It's been a bit of a long running (if sometimes flawed) joke in the cell business that AT&T Wireless service is the pits.
That joke could be getting really old fast now that AT&T has officially announced plans to acquire T-Mobile USA in a $39 billion cash and stock deal. The agreement, which needs federal approval, was OK'd by both companies board of directors.
The acquisition should be complete within 12 months and make the combined company the nation's largest wireless group. AT&T currently has about 96 million subscribers and T-Mobile nearly 34 million. The combined company would capture 42 percent of all U.S. wireless subscribers. Verizon has 31 percent, according to industry analysts.
AT&T says the potential merger would allow it to bring true 4G (LTE) mobile broadband speeds to 95 percent of the U.S. population, reaching 46.5 million more Americans than AT&T's current plan will allow for. Current T-Mobile subscribers will get access to the true LTE 4G network when it's deployed. T-Mobile currently advertises its network as 4G, but it's really more of a 3.5 G network, operating on current 3G technology, technically called HSPA+.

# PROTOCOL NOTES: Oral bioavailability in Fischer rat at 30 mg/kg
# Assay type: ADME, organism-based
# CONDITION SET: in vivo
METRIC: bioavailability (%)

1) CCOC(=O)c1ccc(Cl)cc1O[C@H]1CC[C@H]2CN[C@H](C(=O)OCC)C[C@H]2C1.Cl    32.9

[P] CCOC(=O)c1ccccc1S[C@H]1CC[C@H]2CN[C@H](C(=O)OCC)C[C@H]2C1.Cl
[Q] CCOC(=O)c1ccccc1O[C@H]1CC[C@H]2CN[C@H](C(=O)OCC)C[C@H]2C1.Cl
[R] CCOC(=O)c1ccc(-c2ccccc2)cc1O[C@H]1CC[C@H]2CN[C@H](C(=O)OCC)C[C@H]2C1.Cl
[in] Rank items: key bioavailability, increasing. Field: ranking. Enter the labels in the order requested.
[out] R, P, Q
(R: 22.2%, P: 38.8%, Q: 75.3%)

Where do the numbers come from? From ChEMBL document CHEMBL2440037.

AT&T -- which could be on the hook for a $3 billion breakup fee to T-Mobile if the deal doesn't go through -- said the new spectrum it gains will help improve signal strength and voice quality in existing markets and help it grow. It says its mobile data grew 8,000 percent over the past four years. In four years, AT&T said it will take six or seven weeks to reach the amount of data its networks carried in all of last year.
What will this mean for the consumer? Hopefully better cell coverage via the new AT&T, hopefully super fast and reliable 4G speeds, but hopefully not at significantly higher costs. T-Mobile's forum page about the changes is already lighting up.